lamentations, it grows blind and deaf to the truth before it. It
blames everything but itself for the troubles that come: and
selfishly reaches out to grasp relief and reassurance from
someone else. It is afraid to step out into a strange silence
and find how small and mean it is alone. It is afraid of pain;
but it would rather be in the old pain than not to be at all. 
And it instinctively knows that once man has found the satisfying
peace and freedom of his higher nature, he will not live content
in the changing pains and pleasures of his emotions and desires.

The lesser self must suffer in the process which transmutes its
power to higher use. There are literal death pangs for it when
the man gives up his lesser life that he may more truly live. 
But he looks upon his own suffering calmly, when he knows himself
as a soul, working to perfect the man of flesh. He knows that as
he pays the price, he will receive the compensation. He will be,
in fact, his own compensation.

Paul said:

> For I reckon that the sufferings of this present time are not to
> be compared with the glory which shall be revealed in us.

He did not say that the glory should be revealed TO us but IN us,
showing that he knew the truth of man's perfectibility. He
pointed out an example of the Way, the Truth, and the Life, in
the perfected man Jesus. Of this teacher, he said:

> For it became him for who are all things and by who are all
> things, in bringing many sons unto glory, to make the captain of
> their salvation perfect through sufferings. For both he who
> sanctifieth and they who are sanctified are all of one: for which
> cause he is not ashamed to call them brethren.

Paul also saw that:

> [The progress of a soul in an animal body made the conscious man
> a paradox] as sorrowful yet always rejoicing: as poor yet making
> rich: as having nothing yet possessing all things.

He clearly believed that suffering should be turned to account,
when he wrote that "Godly sorrow worketh repentance to salvation
not to be repented of: but the sorrow of the world worketh
death."

Not the least source of suffering is ignorance of the dual nature
of humanity. Until that fact is known and understood, there is
no way to detect the subtle play of the lower nature.

Selfishness is not most dangerous when it is frankly gross and
cruel, or quarrelsome and stupid. It can use all the powers of
mind, and the grace and skill of the body to gain its ends. The
way in which children get their own way by wheedling their
parents into yielding consent, is an instance well known to all
but the parents. The charm of a pleased child and the unpleasant
tempers which parents dread often results in yielding against
their better judgment, because they can neither understand nor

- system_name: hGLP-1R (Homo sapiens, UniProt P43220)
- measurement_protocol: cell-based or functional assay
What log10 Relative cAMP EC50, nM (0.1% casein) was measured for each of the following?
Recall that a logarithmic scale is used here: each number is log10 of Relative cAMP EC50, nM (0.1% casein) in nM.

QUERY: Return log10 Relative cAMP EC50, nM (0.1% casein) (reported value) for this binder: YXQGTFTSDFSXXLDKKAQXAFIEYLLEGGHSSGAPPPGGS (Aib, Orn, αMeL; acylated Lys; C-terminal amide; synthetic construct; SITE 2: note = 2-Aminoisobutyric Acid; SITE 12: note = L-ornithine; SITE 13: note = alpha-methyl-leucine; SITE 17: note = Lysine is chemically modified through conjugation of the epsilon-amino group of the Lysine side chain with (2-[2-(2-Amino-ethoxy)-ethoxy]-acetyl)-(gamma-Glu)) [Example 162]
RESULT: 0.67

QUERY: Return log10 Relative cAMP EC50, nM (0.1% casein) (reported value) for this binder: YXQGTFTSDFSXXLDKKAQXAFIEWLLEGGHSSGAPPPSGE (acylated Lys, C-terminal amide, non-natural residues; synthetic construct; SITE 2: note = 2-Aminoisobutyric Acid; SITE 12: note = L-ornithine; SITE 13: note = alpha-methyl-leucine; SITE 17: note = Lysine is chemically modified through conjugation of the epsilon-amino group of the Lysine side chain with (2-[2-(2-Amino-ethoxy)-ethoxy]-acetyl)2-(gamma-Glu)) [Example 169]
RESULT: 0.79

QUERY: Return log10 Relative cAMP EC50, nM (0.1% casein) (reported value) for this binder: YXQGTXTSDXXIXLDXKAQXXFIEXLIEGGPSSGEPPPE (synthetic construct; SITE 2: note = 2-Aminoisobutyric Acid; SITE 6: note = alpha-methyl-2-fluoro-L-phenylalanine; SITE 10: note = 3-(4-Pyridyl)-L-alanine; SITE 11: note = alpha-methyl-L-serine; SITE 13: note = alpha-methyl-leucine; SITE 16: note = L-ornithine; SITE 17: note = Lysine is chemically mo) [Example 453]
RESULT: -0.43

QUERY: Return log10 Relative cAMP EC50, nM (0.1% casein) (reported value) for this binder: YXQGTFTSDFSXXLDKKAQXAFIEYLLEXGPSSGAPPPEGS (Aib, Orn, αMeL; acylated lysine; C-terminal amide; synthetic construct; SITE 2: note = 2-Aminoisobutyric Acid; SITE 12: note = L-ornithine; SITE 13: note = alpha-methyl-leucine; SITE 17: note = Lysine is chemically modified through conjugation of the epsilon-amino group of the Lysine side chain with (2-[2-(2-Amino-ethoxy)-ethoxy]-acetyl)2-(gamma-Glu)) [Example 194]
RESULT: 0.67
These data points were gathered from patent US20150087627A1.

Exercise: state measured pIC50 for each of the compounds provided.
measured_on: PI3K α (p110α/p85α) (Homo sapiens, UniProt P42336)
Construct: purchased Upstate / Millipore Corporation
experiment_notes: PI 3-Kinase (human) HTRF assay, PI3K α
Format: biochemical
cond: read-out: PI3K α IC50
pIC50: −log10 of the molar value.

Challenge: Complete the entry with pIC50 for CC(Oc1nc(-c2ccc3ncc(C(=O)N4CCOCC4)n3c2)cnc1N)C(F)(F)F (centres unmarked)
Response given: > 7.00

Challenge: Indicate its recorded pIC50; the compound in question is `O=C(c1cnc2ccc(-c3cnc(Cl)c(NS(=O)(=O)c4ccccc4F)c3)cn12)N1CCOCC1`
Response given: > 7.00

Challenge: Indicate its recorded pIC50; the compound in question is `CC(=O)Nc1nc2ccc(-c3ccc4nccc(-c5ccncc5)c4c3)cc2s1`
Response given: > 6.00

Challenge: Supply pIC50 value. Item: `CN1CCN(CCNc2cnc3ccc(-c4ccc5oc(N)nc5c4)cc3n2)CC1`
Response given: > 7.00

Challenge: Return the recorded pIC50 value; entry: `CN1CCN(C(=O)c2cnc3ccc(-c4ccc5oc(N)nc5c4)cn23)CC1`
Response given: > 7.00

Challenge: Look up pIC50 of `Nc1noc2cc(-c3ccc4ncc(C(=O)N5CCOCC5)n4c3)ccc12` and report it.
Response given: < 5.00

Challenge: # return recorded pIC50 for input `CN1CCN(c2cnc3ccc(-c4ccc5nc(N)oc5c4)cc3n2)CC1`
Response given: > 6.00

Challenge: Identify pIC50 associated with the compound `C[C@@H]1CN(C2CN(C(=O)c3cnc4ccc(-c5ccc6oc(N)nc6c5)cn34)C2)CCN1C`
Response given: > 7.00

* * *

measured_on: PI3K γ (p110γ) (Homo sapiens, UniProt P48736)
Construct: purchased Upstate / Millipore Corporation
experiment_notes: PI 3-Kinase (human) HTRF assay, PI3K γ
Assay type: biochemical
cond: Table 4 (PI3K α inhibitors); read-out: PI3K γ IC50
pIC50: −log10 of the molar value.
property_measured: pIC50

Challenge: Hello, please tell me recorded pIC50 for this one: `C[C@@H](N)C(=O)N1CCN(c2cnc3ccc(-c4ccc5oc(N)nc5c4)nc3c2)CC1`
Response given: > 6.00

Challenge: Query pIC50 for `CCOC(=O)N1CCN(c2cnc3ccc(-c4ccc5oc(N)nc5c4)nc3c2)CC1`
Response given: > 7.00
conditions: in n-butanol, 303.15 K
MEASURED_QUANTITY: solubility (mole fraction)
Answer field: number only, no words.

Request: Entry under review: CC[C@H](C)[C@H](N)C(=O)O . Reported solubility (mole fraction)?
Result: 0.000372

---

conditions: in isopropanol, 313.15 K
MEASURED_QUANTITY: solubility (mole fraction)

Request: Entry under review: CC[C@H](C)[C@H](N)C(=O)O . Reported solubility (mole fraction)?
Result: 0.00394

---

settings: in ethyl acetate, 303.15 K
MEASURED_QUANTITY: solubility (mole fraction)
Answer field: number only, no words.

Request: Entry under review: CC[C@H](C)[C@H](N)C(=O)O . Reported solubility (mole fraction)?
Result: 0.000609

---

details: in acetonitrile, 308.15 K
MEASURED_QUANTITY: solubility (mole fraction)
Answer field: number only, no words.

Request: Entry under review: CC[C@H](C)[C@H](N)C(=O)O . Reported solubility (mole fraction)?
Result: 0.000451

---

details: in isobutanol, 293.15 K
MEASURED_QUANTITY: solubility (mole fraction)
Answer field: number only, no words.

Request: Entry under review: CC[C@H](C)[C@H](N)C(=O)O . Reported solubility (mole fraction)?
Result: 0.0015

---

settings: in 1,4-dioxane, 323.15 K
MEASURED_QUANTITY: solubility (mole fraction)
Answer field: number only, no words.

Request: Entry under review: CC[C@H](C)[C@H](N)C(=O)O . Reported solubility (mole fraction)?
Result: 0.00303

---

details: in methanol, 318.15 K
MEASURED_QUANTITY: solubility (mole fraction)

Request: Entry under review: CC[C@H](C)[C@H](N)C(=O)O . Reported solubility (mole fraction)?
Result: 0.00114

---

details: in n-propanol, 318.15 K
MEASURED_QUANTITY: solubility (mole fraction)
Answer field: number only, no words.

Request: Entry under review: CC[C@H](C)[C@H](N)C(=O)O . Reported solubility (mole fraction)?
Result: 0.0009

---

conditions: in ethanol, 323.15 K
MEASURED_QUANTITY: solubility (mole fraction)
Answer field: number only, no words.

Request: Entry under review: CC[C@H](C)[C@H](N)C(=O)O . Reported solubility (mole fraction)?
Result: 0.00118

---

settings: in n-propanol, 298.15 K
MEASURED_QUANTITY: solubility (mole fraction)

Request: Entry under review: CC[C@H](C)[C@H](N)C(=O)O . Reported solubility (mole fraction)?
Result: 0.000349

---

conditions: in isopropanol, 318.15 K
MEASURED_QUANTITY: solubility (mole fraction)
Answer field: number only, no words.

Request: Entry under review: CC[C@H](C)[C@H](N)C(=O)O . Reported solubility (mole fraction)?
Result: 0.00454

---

control them.

Parental love and parental ignorance of human nature are often
played upon with such subtle instinct that the child becomes
master of the situation. This is especially true of the
restless, precocious, undisciplined American child of today. 
They neither give happiness or comfort to others nor really
satisfy themselves.

It requires no stretch of imagination to see the suffering that
these uncontrolled natures will invoke for all concerned, as they
mature into more insistent desires, and the larger freedom to
indulge them.

The same unworthy play of the subtle lower nature is to be seen
in other ties, of family and friends. It may be an indulgent
husband or a devoted wife catering to the vanity, extravagance,
selfish impulses, or dishonorable dealings of the other, without
realizing the trouble they are indorsing and must share. These
couples do not always lack conscience so much as they lack
consciousness that both are being played by the lower nature. 
While they dance to its tune, they must pay the fiddler his
unhappy price.

It is this pitiful ignorance of the forces in human nature which
deceives and victimizes the individual and those he loves the
best. The nearest ties of family and friends are often strong in
mutual weaknesses, perhaps fostered by the association of other
lives. The few points of real unity and understanding in close
ties show how strong and lasting love is between those whose
natures have met and overcome something in common.

Who can question that genuine unselfish love is an immortal
something that made life sweet in the long forgotten past, and
that will grow stronger throughout future ages? Its deep and
sacred power hints at the ideal fellowship which will come when
the whole nature is expressed at its best.

The faults in our friends are often our own weak points in